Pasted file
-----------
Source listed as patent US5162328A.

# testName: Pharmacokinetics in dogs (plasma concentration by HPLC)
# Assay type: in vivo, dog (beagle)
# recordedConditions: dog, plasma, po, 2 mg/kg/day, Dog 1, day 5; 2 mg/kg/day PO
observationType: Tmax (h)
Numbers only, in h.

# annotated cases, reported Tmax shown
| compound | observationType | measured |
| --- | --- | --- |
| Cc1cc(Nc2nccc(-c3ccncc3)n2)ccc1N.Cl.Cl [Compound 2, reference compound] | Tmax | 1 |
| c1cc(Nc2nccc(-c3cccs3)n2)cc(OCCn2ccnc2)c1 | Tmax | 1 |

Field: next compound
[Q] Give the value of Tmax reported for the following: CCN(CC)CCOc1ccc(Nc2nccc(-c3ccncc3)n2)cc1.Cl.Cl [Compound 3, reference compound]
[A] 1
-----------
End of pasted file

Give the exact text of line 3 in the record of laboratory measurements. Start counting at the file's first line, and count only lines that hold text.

# Assay type: in vivo, dog (beagle)